“Blindspot” follows the story of a woman, found naked in a bag in the middle of Times Square by the FBI. The story only gets more interesting when the woman has no recollection of her past or who she is. In addition to this, her entire body is found to be covered in tattoos, we later learn that these tattoos are clues for her to be able to reveal her personality, but several twists along the way.
The show, Blindspot, is sure to attract its audience with her suspenseful storyline, but more so, keep them hooked with its compelling mystery and drama. The question on most of our minds is whether this story could be based on a real-life story? Read on to find out!
More About The Cast Of Blindspot
Before we delve into the origin and basis of the storyline of this show, let’s discuss its star-studded cast first!
This includes –
- Sullivan Stapleton as Kurt Weller, an FBI special agent
- Jaimie Alexander as Remi “Jane Doe” Briggs
- Rob Brown as Edgar Reade an FBI special agent
- Audrey Esparza as Natasha “Tasha” Zapata, an FBI special agent
- Ashley Johnson as Patterson, an FBI special agent
- Ukweli Roach as Robert Borden, an FBI psychiatrist
- Marianne Jean-Baptiste as Bethany Mayfair, assistant director in charge of the FBI’s New York Field office
Is Blindspot Based On A True Story?
No, “Blindspot” is, in fact, NOT based on a true story at all. The NBC show is an entirely fictional series with no relation whatsoever to any real events. In addition to this, it has been confirmed that no major plot points have been in connection with real-life experiences, either.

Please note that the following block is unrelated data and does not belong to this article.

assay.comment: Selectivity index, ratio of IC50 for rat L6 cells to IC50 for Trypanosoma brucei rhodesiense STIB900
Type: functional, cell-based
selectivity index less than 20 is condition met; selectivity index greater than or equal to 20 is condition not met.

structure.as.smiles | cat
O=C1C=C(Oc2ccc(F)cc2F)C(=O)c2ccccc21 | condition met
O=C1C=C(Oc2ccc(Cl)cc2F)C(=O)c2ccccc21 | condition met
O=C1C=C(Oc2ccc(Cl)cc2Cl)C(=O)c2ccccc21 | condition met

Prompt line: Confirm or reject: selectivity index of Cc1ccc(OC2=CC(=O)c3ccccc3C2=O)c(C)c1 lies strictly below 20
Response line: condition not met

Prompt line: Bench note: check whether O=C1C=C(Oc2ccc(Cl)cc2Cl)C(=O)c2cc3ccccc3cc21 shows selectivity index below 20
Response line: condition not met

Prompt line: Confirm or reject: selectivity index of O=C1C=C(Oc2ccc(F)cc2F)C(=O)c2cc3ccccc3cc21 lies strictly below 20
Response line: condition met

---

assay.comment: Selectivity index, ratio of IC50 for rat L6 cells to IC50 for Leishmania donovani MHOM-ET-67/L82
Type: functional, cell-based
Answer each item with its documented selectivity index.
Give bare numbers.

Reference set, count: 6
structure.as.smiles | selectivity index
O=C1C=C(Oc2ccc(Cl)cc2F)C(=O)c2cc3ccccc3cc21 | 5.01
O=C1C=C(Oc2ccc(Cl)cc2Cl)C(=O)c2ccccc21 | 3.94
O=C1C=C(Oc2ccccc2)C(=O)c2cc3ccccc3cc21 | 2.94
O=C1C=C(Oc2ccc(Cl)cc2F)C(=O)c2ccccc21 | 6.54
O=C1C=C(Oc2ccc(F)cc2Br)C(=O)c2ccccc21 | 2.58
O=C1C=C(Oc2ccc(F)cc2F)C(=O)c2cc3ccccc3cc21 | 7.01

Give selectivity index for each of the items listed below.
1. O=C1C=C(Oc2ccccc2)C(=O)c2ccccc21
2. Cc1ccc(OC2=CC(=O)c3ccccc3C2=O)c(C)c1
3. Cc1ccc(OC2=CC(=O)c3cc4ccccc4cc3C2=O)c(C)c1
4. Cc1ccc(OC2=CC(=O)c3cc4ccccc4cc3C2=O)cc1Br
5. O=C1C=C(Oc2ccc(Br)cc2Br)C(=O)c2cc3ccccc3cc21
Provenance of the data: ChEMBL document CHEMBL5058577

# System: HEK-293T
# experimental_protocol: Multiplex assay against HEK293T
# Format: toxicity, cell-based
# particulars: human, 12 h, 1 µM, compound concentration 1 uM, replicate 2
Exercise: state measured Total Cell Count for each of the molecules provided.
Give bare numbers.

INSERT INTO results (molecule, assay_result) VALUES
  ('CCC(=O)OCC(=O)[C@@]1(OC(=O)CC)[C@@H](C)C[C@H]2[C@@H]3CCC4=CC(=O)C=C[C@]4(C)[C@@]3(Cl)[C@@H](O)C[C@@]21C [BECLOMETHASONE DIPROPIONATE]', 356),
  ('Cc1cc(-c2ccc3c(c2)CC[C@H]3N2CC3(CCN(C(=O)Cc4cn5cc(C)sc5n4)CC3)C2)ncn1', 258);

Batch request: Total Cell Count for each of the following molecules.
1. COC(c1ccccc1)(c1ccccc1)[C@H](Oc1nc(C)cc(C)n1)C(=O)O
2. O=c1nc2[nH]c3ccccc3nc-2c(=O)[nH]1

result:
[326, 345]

If “Blindspot” were a real-life story, a woman is found naked in a body bag in the middle of Times Square with no recollection of who she was or what had happened to her with tattoos all over her body, would be quite a bizarre story. It would be sure to make headlines and would be the talk of the world.
Some of the puzzles seen in “Blindspot” have been contributed by the actual puzzle creator, David Kwong. He is also a magician, writer, and producer and has been involved in many fascinating movies like “The Imitation Game,” “Deception,” and “Now You See Me.” Occasionally, he also writes crosswords for The New York Times. The character of David Wagner that is played by Joe Dinicol and is portrayed to have created puzzles for The New York Times, is inspired a lot by David Kwong.
So some may say, this small bit is non-fictional, that parts of this character have drawn inspiration from the real-life puzzle maker David Kwong, all other parts of the storyline are purely fictional.
As we see the story progress through numerous twists and turns, the mystery and suspense of it never stop growing, the viewer is always on the edge of their seat and is forced to ask questions about the puzzles, that makes them feel their kind of involvement in the story!